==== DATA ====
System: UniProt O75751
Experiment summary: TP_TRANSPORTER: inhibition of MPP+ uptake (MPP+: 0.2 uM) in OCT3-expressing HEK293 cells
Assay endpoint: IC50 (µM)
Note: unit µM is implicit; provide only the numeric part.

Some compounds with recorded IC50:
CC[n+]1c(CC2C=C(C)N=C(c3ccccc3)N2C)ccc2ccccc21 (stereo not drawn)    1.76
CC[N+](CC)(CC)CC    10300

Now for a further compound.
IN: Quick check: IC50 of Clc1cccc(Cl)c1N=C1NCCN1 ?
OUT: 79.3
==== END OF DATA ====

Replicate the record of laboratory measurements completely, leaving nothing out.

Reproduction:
System: UniProt O75751
Experiment summary: TP_TRANSPORTER: inhibition of MPP+ uptake (MPP+: 0.2 uM) in OCT3-expressing HEK293 cells
Assay endpoint: IC50 (µM)
Note: unit µM is implicit; provide only the numeric part.

Some compounds with recorded IC50:
CC[n+]1c(CC2C=C(C)N=C(c3ccccc3)N2C)ccc2ccccc21 (stereo not drawn)    1.76
CC[N+](CC)(CC)CC    10300

Now for a further compound.
IN: Quick check: IC50 of Clc1cccc(Cl)c1N=C1NCCN1 ?
OUT: 79.3